Another factor to consider is that you should wear plastic nails on your fingers if you want to be able to pluck the string properly.
Plucking and pulling without nails will damage your fingers while practicing hybrid picking.
Your picking hand should be in a relaxed position when you’re playing.
The angle of your hand is also important. Your hand should be at about a 45-degree angle to the guitar neck.
This will give you the best control over the strings.
If your hand is too close to the strings, you won’t have as much control. If it’s too far away, you won’t be able to pluck the strings correctly.
Now that you know the basics of chicken pickin, it’s time to learn some licks!
History of chicken pickin’
The term “chicken pickin’” is thought to have originated in the early 1900s, when guitar players would imitate the sound of a chicken clucking by rapidly picking the strings with their thumb and index finger.
However, the overall consensus is that chicken pickin was popularized by James Burton.
The 1957 song “Susie Q” by Dale Hawkins was one of the first radio songs to use chicken picking with James Burton on guitar.
When listening, you hear that distinctive snap and cluck in the initial riff, albeit briefly.
Even though the riff was straightforward, it caught many people’s attention in 1957 and sent a number of players chasing after this brand-new sound.
This onomatopoeia (chicken pickin) was first used in print by Music journalist Whitburn in his Top Country Singles 1944-1988.
During the 50s and 60s, blues and country guitar players went crazy with chicken pickin techniques.
Guitarists like Jerry Reed, Chet Atkins, and Roy Clark were experimenting with the style and pushing the boundaries.
At the same time, Englishmen Albert Lee and Ray Flacke played honky-tonk and country.
Their picking hand and speedy fingers techniques and use of hybrid picking amazed audiences and influenced other guitar players.
In the 1970s, country-rock band The Eagles used chicken pickin’ in some of their songs, which made the technique more popular.
The most notable use of chicken pickin’ in The Eagles repertoire is in the song “Heartache Tonight”.
Guitarist Don Felder employs chicken pickin’ extensively throughout the song, and the result is a catchy, percussive guitar riff that helps to drive the song forward.
Over time, this imitative technique developed into a more refined style of picking that could be used to play complex melodies and rhythms.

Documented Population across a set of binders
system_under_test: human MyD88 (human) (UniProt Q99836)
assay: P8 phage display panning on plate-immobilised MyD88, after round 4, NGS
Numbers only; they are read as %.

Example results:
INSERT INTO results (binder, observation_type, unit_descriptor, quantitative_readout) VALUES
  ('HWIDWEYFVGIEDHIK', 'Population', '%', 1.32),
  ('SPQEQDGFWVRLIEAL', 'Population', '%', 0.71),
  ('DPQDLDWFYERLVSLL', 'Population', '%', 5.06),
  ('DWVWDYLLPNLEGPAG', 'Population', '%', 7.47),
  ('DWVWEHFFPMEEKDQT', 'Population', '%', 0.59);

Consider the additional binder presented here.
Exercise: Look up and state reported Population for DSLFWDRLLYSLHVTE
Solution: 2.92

Today, chicken pickin’ is still a popular style of playing, and many guitarists use it to add a bit of flair to their music.
More recently, guitarists like Brad Paisley, Vince Gill, and Keith Urban have been using chicken pickin’ techniques in their songs.
Brent Mason is currently one of the most notable chicken pickin guitar players. He has worked with some of country music’s biggest names, such as Alan Jackson.
Licks to practice
When you play chicken pickin style, you can use a flat pick or a flat pick and metal finger pick combo. Alternatively, you can even use a thumb pick to pull the strings.
This playing style entails using a string a little more forcefully than usual.
What you have to do is place your finger under the string and then pull away from the fingerboard.
The goal is to pull out, not up or away – this is the secret to the chicken clucking snap sound.
Think of it as an aggressive pop! You use a finger and pick to pinch and pop your string.
For an extremely rich, percussive tonal effect, players frequently snap two and occasionally even three strings at once.
It takes a lot of practice to use this multi-string attack, and it can feel a bit aggressive at first as you practice.
Here’s an example of a player practicing Brad Paisley licks:
To learn proper chicken pickin, you need to practice and perfect your playing skills.
Some licks are super fast, while others are a bit more relaxed. It’s all about mixing things up to keep your playing interesting.
Remember to start slow and increase the speed as you get comfortable with the lick. It’s important to practice each lick until you can play it cleanly.
You can learn some chicken pickin licks/intervals over at Twang 101.
Or, if you want to try some classic country licks, check out Greg Koch’s tutorial.
Here’s a demonstrative country chicken pickin tutorial in which the guitarist shows you the chords to play.
Favorite songs with the chicken pickin’ style
There are many examples of chicken pickin songs.
For example, Dale Hawkins’s 1957 “Susie Q.” The song features James Burton on guitar, who is one of the most well-known chicken pickin’ guitarists.
Another famous hit is Merle Haggard’s “Workin’ Man Blues.” His technique and style influenced many chicken pickin’ guitarists.
Lonnie Mack – Chicken Pickin’ is considered by many as one of the first chicken pickin’ songs.
This is a fun song that uses chicken pickin’ techniques throughout the whole song.
Brent Hinds is a master guitar player, and his short, but sweet chicken pickin technique is a must-see:
If you’re looking for a modern example of this music style, you can check out country guitar player Brad Paisley:
Just watch how fast his fingers move in this duet with Tommy Emmanuel.
Chicken pickin is a style of playing that could be used to play complex melodies and rhythms on the guitar.
This playing style entails using a string a little more forcefully than usual and is popular among country music guitarists.
Using your fingers or a pick, you can pluck the strings in different orders to create different sounds.
With enough practice, you can master this style of hybrid picking. Just check out videos of your favorite guitarists to get some inspiration and learn this technique.
Next, check out the 10 most influential guitarists of all time (& the guitar players they inspired)
I'm Joost Nusselder, the founder of Neaera and a content marketer, dad, and love trying out new equipment with guitar at the heart of my passion, and together with my team, I've been creating in-depth blog articles since 2020 to help loyal readers with recording and guitar tips.